Physical Chemistry, Chemical Physics, and Nuclear Physics

  • Physics 318 – Introduction to Quantum Physics II
  • Physics 435 – Nuclear and Radiochemistry Lab
  • Physics 436 – Introduction to the Atomic Nucleus
  • Physics 474 – Introduction to Nuclear and Particle Physics
  • Astrophysics courses might cover topics of interest (cosmic rays, nucleosynthesis, etc.)
  • Chemistry 401 – Physical Chemistry I
  • Chemistry 402 – Physical Chemistry II
  • courses in our chemistry department
  • Departments: Physics, Astronomy/Astrophysics, Chemistry, Chemical Engineering 

Quantum Information and Quantum Computing

  • Physics 318 – Introduction to Quantum Physics II
  • ESE 429 – Basic Principles of Quantum Optics and Quantum Information
  • ESE 439 – Introduction to Quantum Communications
  • Courses in our electrical engineering (ESE) department
  • Departments: Physics, Applied/Engineering Physics, Electrical Engineering, Computer Science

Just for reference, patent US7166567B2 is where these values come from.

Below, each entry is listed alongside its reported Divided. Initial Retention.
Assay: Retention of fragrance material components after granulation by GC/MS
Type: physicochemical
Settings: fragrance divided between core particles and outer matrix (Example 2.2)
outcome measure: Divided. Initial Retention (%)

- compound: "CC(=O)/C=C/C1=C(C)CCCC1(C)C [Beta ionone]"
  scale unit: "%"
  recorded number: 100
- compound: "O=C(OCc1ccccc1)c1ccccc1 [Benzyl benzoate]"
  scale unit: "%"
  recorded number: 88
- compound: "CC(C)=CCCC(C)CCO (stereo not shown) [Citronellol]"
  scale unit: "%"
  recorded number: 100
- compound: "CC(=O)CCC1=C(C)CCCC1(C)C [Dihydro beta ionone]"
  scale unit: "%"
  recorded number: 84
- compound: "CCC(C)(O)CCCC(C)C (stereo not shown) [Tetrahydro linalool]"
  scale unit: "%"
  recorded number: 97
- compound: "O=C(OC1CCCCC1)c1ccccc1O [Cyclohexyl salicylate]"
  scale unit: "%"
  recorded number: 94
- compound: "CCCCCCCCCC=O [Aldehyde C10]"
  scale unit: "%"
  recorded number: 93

Special majors (design your own!)

If you have some specialized interest in a subfield of physics or some related area, it’s possible to create your own major. The application process requires you to write up why no current program of study fits your interests, what courses you’ll take, and to design a “capstone project” – for the sciences, this will be a senior thesis about your research.

You have to find a professor to sponsor/advise your major, as well as a second professor in a related department to sign off that the proposal is legitimate. Then you do an interview in front of a four-person committee and hope your major gets approved (don’t take the process lightly – there’s no guarantee that it will be). Check out for the latest details.

Proposed Majors

SPS has put forth proposals for three new majors, which have gone before the University administration (they are happy) and the Physics Department (we need to make them more happy). We will post updates on our Facebook page when significant steps are made. Warning: do not count on the programs being available for you until they are actually passed: there is no guarantee that they will do so.

Washington University SPS